Effects of Affiliative Human–Animal Interaction on Dog Salivary and Plasma Oxytocin and Vasopressin
AuthorMacLean, Evan L.
Gesquiere, Laurence R.
Gee, Nancy R.
Martin, W. Lance
Carter, C. Sue
AffiliationUniv Arizona, Sch Anthropol
MetadataShow full item record
PublisherFRONTIERS MEDIA SA
CitationEffects of Affiliative Human–Animal Interaction on Dog Salivary and Plasma Oxytocin and Vasopressin 2017, 8 Frontiers in Psychology
JournalFrontiers in Psychology
Rights© 2017 MacLean, Gesquiere, Gee, Levy, Martin and Carter. This is an open-access article distributed under the terms of the Creative Commons Attribution License (CC BY).
Collection InformationThis item from the UA Faculty Publications collection is made available by the University of Arizona with support from the University of Arizona Libraries. If you have questions, please contact us at email@example.com.
AbstractOxytocin (OT) and vasopressin (AVP) are neuropeptides with diverse effects on social behavior, cognition and stress responses. Recent studies suggest that OT facilitates and responds to affiliative forms of human-animal interaction (HAI). However, previous studies measuring OT and AVP in dogs have been limited to measures from blood or urine, which present concerns related to the invasiveness of sample collection, the potential for matrix interference in immunoassays, and whether samples can be collected at precise time points to assess event-linked endocrine responses. Previous studies from our laboratory validated salivary measures of OT and AVP in dogs, however, it is currently unknown whether these measures respond dynamically to aspects of HAI. Here, we investigated the effects of affiliative forms of HAI on both plasma and salivary OT and AVP in dogs. We employed a within-and between-subjects design with a group of Labrador retrievers and Labrador retriever x golden retriever crosses (23 females, 15 males). Half of the dogs engaged in 10 min of free-form friendly interaction with a human experimenter (HAI condition), and the other half rested quietly in the same environment, without human interaction (control condition). We collected blood and saliva samples before, and immediately following both experimental conditions, and all samples were analyzed using enzyme-linked immunosorbent assays (ELISAs) following previously validated protocols. Dogs participating in HAI exhibited a significant increase in both salivary OT (+ 39%) and plasma OT (+ 5.7%) whereas dogs in the control group did not. Salivary AVP showed no change in the HAI group but increased significantly (+ 33%) in the control group. Plasma AVP decreased significantly following HAI (13%) but did not change across time in the control condition. Within the dogs exposed to HAI, increases in salivary OT, and decreases in plasma AVP, were predicted by the extent of affiliative behavior between the dog and human (indexed by scores from a principal components analysis of social behaviors between the dog and human). Collectively our results suggest that measures of salivary OT and AVP provide useful biomarkers in studies of HAI, and afford a flexible and non-invasive toolkit than can be employed in diverse research contexts.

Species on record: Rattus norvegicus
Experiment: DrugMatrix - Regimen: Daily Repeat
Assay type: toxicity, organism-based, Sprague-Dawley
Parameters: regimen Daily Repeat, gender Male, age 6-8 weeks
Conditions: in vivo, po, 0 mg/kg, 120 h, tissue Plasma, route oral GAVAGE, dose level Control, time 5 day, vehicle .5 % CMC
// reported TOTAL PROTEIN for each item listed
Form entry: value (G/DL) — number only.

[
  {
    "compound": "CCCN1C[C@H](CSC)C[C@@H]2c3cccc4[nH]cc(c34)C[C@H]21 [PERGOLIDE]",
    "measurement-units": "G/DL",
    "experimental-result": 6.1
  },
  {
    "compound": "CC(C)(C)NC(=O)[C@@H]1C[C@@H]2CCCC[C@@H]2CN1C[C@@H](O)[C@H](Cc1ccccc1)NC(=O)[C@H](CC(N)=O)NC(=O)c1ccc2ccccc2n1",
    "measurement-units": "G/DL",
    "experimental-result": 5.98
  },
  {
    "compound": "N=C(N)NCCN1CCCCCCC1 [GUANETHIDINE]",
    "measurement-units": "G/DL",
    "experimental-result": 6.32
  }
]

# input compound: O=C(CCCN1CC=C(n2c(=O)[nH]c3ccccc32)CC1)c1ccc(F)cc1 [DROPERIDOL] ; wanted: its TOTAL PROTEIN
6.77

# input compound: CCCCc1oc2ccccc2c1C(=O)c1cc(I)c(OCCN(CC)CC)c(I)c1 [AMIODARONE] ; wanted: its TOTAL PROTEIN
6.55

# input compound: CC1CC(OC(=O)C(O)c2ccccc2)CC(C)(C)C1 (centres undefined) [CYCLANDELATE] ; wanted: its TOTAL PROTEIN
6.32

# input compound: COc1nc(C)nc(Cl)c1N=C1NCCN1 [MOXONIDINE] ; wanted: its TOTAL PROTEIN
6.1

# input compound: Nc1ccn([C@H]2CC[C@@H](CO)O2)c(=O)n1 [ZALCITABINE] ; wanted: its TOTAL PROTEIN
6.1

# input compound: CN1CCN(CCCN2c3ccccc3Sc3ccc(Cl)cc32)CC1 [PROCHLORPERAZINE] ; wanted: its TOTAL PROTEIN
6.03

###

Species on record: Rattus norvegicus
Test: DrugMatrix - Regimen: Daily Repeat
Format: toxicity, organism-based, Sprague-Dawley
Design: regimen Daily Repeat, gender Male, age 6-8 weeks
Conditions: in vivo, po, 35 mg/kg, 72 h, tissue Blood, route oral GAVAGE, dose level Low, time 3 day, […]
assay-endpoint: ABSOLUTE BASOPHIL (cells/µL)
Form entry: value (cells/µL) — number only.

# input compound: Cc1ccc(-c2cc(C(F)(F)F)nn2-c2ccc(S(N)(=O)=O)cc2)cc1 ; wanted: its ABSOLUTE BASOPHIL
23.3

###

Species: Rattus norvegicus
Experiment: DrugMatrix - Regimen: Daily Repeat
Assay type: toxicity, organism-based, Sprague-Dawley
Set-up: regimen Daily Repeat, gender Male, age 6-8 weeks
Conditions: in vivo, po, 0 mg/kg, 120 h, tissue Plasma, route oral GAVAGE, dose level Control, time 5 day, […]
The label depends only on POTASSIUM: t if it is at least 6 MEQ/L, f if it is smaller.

NoteOpen access journal.
UA Open Access Publishing Fund.
VersionFinal published version
SponsorsWALTHAM<SUP>(R)</SUP> Centre for Pet Nutrition; Stanton Foundation
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